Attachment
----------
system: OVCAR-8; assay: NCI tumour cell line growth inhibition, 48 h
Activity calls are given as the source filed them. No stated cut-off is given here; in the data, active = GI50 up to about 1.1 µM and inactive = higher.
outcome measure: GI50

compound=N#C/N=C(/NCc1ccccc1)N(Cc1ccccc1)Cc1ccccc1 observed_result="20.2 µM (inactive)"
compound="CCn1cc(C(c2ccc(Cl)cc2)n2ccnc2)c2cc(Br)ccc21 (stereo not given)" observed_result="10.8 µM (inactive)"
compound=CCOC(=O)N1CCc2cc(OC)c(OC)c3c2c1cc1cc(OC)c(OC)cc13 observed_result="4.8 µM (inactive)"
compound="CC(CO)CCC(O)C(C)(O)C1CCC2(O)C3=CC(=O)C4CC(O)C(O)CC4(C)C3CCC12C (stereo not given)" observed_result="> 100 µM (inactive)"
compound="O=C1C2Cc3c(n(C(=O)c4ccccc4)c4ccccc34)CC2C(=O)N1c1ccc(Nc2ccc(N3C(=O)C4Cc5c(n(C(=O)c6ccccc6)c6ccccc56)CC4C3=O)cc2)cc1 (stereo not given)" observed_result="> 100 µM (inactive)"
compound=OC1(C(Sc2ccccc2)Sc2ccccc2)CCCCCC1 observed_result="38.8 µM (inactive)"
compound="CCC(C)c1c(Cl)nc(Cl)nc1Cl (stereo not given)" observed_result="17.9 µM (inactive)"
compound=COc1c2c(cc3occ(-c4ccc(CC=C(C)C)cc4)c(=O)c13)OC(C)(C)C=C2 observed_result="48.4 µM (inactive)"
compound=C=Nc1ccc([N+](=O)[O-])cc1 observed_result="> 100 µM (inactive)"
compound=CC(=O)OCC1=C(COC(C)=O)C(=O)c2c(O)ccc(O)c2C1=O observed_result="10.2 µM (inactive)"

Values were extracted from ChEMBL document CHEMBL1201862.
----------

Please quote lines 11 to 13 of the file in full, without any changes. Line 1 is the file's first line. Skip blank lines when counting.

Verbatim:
compound=COc1c2c(cc3occ(-c4ccc(CC=C(C)C)cc4)c(=O)c13)OC(C)(C)C=C2 observed_result="48.4 µM (inactive)"
compound=C=Nc1ccc([N+](=O)[O-])cc1 observed_result="> 100 µM (inactive)"
compound=CC(=O)OCC1=C(COC(C)=O)C(=O)c2c(O)ccc(O)c2C1=O observed_result="10.2 µM (inactive)"